Typically over a quarter of the urban environment, the right of way currently acts as the venous system for our cities.  It is the largest segment of public space in the city and in theory is equally accessible by everyone for multiple uses and civil daily life, but is off limits to uses other than getting from point A to point B.

Specifically, they will explore the policy, regulations, and funding mechanisms that support:

  • Transportation and parking
  • Utilities and infrastructures
  • Ecological, cultural and social function, including fostering a cultural capacity to work together and build a diverse civil life
  • Land use policy

 

 

2014 Runstad Affiliate Fellows Presentation on Social Urbanism in Columbia @ Impact HUB Seattle, October 16, 2014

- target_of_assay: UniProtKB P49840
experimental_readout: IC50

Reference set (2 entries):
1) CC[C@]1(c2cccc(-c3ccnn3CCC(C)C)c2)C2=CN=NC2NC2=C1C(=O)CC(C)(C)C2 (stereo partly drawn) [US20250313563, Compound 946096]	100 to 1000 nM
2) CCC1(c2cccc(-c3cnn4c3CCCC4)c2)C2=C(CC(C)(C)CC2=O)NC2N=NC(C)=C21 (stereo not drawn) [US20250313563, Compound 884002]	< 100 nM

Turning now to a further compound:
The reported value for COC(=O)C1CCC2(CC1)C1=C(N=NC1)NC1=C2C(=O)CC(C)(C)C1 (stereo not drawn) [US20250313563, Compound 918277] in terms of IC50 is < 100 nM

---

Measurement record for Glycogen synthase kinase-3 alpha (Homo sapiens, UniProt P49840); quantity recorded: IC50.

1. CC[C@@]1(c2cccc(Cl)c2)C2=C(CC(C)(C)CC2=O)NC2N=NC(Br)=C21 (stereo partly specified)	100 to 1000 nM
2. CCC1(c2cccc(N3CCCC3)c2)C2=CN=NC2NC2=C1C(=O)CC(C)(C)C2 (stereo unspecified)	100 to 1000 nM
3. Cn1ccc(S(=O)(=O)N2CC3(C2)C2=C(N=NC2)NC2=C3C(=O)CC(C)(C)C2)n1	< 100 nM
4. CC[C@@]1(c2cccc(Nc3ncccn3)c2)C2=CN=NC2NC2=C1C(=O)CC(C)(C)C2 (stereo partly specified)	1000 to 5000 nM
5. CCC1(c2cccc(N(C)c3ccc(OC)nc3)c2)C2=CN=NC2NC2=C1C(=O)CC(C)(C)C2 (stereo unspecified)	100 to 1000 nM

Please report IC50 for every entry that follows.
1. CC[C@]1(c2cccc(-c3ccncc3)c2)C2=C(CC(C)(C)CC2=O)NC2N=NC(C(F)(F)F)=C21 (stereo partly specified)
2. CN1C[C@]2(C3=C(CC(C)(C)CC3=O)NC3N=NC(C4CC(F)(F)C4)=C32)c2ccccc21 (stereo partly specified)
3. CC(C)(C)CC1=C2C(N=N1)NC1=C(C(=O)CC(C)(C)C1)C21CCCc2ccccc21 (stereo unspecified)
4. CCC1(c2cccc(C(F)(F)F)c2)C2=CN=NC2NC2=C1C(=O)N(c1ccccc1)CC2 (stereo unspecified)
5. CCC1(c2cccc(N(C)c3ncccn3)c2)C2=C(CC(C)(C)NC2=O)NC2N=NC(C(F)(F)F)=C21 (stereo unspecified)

Past Fellows

2015 

The 2014-15 Runstad Fellows proposed to look at the challenges and responses to housing, open space, and livability in three cities in South America: Santiago Chile, Rio de Janiero and Curitiba, both in Brazil. These three cities are either in the midst of dramatic shifts or have been forced to respond to major changes in the recent past, thus providing excellent cities and spaces of study.

For cities such as Santiago, the threat of natural disasters in the context of transition to a new democratic political structure has been the focus of recent city planning efforts.  Curitiba was once the city with highest rate of poverty, until the 1970s when Mayor Jamie Lerner undertook a major re-visioning of urban planning and design to meet the needs of a diverse population. His vision focused on public space and amenities for the under privileged communities through ‘Urban Acupuncture’. Rio de Janeiro is currently undergoing significant growth due to a rollercoaster economy as well as being host to both the soccer World Cup in 2014 the Summer Olympics in 2016.